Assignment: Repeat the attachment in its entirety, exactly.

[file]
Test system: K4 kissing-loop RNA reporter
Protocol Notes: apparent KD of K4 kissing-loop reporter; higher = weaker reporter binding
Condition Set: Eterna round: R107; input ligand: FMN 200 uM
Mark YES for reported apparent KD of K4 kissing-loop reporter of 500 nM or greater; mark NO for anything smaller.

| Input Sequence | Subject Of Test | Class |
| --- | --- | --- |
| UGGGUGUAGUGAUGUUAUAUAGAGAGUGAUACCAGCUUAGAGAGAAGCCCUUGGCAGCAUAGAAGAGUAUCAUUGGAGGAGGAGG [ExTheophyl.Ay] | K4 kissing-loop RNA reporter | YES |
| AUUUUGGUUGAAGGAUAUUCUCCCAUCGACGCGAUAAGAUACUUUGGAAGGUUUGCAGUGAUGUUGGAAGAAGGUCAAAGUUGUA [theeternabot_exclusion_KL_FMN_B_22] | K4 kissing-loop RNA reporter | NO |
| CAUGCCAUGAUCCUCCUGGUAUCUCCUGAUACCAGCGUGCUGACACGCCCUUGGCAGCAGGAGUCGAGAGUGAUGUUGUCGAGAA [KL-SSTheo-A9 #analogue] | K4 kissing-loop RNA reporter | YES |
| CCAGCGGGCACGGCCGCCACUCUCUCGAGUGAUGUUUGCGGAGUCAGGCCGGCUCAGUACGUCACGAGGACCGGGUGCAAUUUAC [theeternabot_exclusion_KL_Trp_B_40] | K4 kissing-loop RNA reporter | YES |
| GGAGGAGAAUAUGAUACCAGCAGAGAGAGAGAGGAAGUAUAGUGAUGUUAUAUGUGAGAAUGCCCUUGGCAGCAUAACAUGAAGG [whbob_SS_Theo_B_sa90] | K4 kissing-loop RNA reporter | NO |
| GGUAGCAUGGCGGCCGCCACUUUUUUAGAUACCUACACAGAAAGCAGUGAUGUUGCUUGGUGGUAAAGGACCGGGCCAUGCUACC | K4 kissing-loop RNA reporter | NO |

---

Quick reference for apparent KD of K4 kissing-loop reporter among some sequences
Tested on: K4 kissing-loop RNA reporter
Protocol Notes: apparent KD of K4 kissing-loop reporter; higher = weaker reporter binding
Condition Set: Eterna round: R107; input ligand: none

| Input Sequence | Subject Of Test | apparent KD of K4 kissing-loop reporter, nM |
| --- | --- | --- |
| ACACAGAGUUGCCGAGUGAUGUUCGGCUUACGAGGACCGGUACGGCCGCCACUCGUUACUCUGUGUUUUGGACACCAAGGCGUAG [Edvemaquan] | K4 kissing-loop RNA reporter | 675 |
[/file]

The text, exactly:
Test system: K4 kissing-loop RNA reporter
Protocol Notes: apparent KD of K4 kissing-loop reporter; higher = weaker reporter binding
Condition Set: Eterna round: R107; input ligand: FMN 200 uM
Mark YES for reported apparent KD of K4 kissing-loop reporter of 500 nM or greater; mark NO for anything smaller.

| Input Sequence | Subject Of Test | Class |
| --- | --- | --- |
| UGGGUGUAGUGAUGUUAUAUAGAGAGUGAUACCAGCUUAGAGAGAAGCCCUUGGCAGCAUAGAAGAGUAUCAUUGGAGGAGGAGG [ExTheophyl.Ay] | K4 kissing-loop RNA reporter | YES |
| AUUUUGGUUGAAGGAUAUUCUCCCAUCGACGCGAUAAGAUACUUUGGAAGGUUUGCAGUGAUGUUGGAAGAAGGUCAAAGUUGUA [theeternabot_exclusion_KL_FMN_B_22] | K4 kissing-loop RNA reporter | NO |
| CAUGCCAUGAUCCUCCUGGUAUCUCCUGAUACCAGCGUGCUGACACGCCCUUGGCAGCAGGAGUCGAGAGUGAUGUUGUCGAGAA [KL-SSTheo-A9 #analogue] | K4 kissing-loop RNA reporter | YES |
| CCAGCGGGCACGGCCGCCACUCUCUCGAGUGAUGUUUGCGGAGUCAGGCCGGCUCAGUACGUCACGAGGACCGGGUGCAAUUUAC [theeternabot_exclusion_KL_Trp_B_40] | K4 kissing-loop RNA reporter | YES |
| GGAGGAGAAUAUGAUACCAGCAGAGAGAGAGAGGAAGUAUAGUGAUGUUAUAUGUGAGAAUGCCCUUGGCAGCAUAACAUGAAGG [whbob_SS_Theo_B_sa90] | K4 kissing-loop RNA reporter | NO |
| GGUAGCAUGGCGGCCGCCACUUUUUUAGAUACCUACACAGAAAGCAGUGAUGUUGCUUGGUGGUAAAGGACCGGGCCAUGCUACC | K4 kissing-loop RNA reporter | NO |

---

Quick reference for apparent KD of K4 kissing-loop reporter among some sequences
Tested on: K4 kissing-loop RNA reporter
Protocol Notes: apparent KD of K4 kissing-loop reporter; higher = weaker reporter binding
Condition Set: Eterna round: R107; input ligand: none

| Input Sequence | Subject Of Test | apparent KD of K4 kissing-loop reporter, nM |
| --- | --- | --- |
| ACACAGAGUUGCCGAGUGAUGUUCGGCUUACGAGGACCGGUACGGCCGCCACUCGUUACUCUGUGUUUUGGACACCAAGGCGUAG [Edvemaquan] | K4 kissing-loop RNA reporter | 675 |